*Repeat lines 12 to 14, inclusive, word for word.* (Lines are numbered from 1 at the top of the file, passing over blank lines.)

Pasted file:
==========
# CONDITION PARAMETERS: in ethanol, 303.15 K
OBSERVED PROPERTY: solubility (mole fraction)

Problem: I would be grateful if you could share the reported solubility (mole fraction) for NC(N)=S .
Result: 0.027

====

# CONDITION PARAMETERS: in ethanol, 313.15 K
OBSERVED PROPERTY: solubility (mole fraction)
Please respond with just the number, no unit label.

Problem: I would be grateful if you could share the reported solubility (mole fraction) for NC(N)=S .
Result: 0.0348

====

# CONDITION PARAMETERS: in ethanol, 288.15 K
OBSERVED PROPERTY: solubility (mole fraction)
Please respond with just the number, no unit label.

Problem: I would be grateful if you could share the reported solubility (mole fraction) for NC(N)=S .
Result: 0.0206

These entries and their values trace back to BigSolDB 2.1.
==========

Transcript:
# CONDITION PARAMETERS: in ethanol, 288.15 K
OBSERVED PROPERTY: solubility (mole fraction)
Please respond with just the number, no unit label.